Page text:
[ SDG 14.1 ] By 2025, prevent and significantly reduce marine pollution of all kinds, in particular from land-based activities, including marine debris and nutrient pollution.
CONTEXT: Nutrient pollution loads to the oceans have tripled since pre-industrial times leading to exponential growth in eutrophication and the occurrence of hypoxic (low oxygen) areas, now numbering over 500 and causing hundreds of billions of dollars in economic damage annually. Of the 300 million mt of plastics produced globally each year, some 8-20 million mt gets into the oceans causing a range of negative impacts on marine organisms and ecosystems. UNEP estimate the annual damage from marine plastics at $13 billion per year and growing. SDG 14.1 calls for substantial reductions in the release to the oceans of these and other pollutants.
INDICATOR 14.1.1: Index of coastal eutrophication and floating plastic debris density
[ SDG 14.2 ] By 2020, sustainably manage and protect marine and coastal ecosystems to avoid significant adverse impacts, including by strengthening their resilience, and take action for their restoration in order to achieve healthy and productive oceans.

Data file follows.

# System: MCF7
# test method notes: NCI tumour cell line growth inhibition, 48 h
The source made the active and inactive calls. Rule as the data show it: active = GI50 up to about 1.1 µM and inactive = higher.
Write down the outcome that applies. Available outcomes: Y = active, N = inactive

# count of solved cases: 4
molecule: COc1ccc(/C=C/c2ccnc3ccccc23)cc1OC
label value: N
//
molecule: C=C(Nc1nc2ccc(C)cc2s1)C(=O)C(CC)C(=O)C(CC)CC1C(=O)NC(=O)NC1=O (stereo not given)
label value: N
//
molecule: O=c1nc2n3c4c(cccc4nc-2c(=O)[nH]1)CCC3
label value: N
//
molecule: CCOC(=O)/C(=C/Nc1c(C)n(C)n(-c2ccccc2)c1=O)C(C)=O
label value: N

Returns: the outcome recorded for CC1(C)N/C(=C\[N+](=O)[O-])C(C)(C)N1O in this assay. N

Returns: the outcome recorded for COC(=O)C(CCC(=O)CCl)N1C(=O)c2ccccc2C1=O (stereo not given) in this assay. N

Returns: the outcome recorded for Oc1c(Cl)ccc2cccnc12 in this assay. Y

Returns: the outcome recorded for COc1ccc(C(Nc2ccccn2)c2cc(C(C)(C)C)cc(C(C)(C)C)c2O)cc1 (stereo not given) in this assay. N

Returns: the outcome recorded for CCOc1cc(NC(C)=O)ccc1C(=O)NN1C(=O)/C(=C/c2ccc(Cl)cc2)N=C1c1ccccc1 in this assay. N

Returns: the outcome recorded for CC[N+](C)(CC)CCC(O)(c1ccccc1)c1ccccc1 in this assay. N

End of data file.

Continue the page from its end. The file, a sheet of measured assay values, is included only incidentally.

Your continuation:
CONTEXT: Globally, some 20% of coral reefs, 19% of mangroves and 29% of seagrass habitat have been lost over about the last century. To preserve these and other critical coastal habitats, management of marine areas needs to apply ecosystem-based approaches using area-based tools such as Marine Protected Areas, Integrated Coastal Management, Marine Spatial Planning and the Large Marine Ecosystem approach. SDG 14.2 seeks to increase the proportion of national Exclusive Economic Zones that are managed using an ecosystem-based approach.
INDICATOR 14.2.1: Proportion of national exclusive economic zones managed using ecosystem-based approaches